MAVIC CROSSMAX PRO CARBON WHEEL TEST
MAVIC CROSSMAX PRO CARBON WHEELS
Something XC From the French
It’s been said that there are two things that will always be true in the cycling world: Chris King will always make the best head- sets, and Mavic will always make the best wheels. Whether or not that’s actually true is up for debate, but Mavic’s reputation is pretty impressive. Mavic is one of the oldest companies in the cycling industry, second only to Fuji. Its manufacturing dates all the way back to 1889 when it started as a nickel-plating company that specialized in the production and sale of spare bicycle parts. Since then, Mavic has become the most recognizable wheel-maker in the business. Mavic has stuck to building its wheels exclusively out of metal, until now. This is Mavic’s first venture into the carbon rim market—the Crossmax Pro Carbon.
This carbon wheel is avail- able in 27.5- and 29-inch diameters with a SRAM XD or Shimano freehub option and will fit any modern standard axle with the help of the included adapters. The hubs are Mavic’s own, with a forged-aluminum construction and axle, and Mavic’s ITS-4 four-pawl engagement with 7.5 degrees of movement between engagement points. Mavic uses a sealed cartridge bearing system that’s double-sealed from the elements and comes with a micro-adjustment system for bearing tension.
The rims are carbon fiber with an internal rim width of 23 millimeters and an external width of 28 millimeters. Mavic claims this width complements 2.1–2.25-inch-wide tires best. The Crossmax wheels use straight-pull lacing with 24 spokes front and rear. The rims are also UST compatible and use a hookless bead design to increase strength and reduce tire burping. Our pair of 29er test wheels weighed in at an impressively light 1570 grams with the tubeless valves installed. The wheels sell for $2000 and are available from local bike shops and select online retailers. www.mavic.com
On the Trail:
Out of the box, the Crossmax wheels felt light in our hands, like a true cross-country race wheel. We installed a pair of WTB Nine Line 2.25-inch-wide tires to the wheels and were able to seat them easily. The rims are tubeless ready and use a little spacer on the valve to make sure that no leaks occur. We set the tires and didn’t have any issues with leaking from the valve or rim during our testing.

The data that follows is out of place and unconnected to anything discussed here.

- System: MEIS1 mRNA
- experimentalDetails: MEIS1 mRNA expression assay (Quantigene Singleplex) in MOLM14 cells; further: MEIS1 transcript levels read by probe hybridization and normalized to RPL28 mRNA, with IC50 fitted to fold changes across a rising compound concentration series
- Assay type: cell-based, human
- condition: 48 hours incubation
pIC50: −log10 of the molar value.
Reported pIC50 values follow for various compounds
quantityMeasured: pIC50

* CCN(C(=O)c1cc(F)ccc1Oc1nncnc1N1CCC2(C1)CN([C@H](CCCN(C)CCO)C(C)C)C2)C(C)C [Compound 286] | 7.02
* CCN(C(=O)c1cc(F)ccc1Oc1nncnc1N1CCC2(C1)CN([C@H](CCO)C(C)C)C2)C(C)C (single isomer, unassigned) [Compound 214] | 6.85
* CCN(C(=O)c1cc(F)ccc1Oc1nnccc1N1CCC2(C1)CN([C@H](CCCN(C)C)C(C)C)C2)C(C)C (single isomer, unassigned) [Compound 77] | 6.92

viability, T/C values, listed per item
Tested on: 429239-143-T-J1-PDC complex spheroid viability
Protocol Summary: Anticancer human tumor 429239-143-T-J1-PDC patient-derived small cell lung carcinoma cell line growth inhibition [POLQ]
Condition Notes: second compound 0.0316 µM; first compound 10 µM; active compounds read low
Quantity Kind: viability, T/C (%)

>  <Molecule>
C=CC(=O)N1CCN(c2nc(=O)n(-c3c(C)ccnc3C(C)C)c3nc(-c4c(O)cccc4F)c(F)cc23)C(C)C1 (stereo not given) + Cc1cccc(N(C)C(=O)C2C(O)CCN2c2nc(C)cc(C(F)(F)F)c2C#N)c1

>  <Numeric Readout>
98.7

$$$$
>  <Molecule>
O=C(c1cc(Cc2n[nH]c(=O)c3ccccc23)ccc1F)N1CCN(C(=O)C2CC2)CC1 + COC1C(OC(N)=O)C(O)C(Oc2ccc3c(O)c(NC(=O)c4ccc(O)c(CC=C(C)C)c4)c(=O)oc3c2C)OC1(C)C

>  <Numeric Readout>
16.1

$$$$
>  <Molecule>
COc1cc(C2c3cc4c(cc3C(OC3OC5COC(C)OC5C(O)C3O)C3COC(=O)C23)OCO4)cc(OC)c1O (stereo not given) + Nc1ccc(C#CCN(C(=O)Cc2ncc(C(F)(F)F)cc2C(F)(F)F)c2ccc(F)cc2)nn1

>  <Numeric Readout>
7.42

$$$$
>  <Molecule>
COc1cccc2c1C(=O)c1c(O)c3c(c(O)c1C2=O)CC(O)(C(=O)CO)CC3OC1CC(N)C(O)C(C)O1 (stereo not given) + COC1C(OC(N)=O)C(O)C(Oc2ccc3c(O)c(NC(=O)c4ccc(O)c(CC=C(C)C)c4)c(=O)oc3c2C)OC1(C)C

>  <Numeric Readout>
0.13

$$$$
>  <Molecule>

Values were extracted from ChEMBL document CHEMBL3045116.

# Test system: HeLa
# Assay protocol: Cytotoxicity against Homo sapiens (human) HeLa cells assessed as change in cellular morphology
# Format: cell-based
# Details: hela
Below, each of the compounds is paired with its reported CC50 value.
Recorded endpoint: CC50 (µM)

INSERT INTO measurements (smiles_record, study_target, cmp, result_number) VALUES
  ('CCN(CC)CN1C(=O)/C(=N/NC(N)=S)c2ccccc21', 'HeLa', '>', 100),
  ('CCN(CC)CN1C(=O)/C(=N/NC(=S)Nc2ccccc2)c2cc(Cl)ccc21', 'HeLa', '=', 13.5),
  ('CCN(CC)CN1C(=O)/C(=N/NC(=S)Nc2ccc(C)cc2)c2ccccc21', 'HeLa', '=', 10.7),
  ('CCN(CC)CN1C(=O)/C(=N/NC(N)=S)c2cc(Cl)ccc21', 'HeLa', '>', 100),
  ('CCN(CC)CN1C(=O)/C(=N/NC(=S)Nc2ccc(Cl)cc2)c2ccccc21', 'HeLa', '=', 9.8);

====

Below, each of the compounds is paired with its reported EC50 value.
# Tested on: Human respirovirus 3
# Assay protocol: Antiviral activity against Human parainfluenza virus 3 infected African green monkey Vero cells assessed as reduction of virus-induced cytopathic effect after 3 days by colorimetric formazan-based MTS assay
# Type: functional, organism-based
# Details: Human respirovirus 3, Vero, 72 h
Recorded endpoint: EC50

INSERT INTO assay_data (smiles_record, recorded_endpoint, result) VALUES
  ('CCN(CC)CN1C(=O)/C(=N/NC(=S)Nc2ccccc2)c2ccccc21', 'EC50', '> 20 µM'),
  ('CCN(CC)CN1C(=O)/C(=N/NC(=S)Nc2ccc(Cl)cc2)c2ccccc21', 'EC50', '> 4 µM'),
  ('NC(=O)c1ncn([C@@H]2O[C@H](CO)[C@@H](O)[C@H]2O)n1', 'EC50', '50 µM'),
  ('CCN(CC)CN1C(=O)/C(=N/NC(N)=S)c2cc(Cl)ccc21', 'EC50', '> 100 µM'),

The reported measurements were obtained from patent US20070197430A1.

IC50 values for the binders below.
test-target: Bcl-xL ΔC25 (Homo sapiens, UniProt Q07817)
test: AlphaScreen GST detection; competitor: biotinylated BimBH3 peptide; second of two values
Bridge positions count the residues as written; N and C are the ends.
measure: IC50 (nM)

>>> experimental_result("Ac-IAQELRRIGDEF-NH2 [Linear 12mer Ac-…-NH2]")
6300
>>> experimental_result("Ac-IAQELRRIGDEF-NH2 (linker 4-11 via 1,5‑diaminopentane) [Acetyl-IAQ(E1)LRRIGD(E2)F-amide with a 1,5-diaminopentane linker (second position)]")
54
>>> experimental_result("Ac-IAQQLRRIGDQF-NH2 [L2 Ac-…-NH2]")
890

Our first impressions proved that these are seriously fast wheels. The bearings rolled very smoothly, and there was little to no friction. The rim width did complement the shape of the tires, although a couple of our test riders would have preferred a slightly wider rim. Out of the saddle, the wheels were stiff and responsive and came alive under hard efforts, especially on steep, punchy climbs. Over rocks and technical sections of trail, the Crossmax wheels were forgiving and not overly stiff.
During our testing, we were impressed at the overall strength of the wheels. Some of our test riders were a little concerned about the spoke count and wondered if the wheels would hold up to abuse. We didn’t have any issues with spoke tension or the wheels going out of true. The hubs did require more attention than other brands we have ridden and needed to be adjusted a little more often than we would have liked.
• Fast rolling
• Hubs are high maintenance
THERE ARE SO MANY WAYS TO GET MOUNTAIN BIKE ACTION
Mountain Bike Action is a monthly magazine devoted to all things mountain biking (yes, that’s 12 times a year because we never take a month off of mountain biking). It has been around since 1986 and we’re still having fun. Start a subscription by clicking here or calling (800) 767-0345.
Contact us via email at [email protected]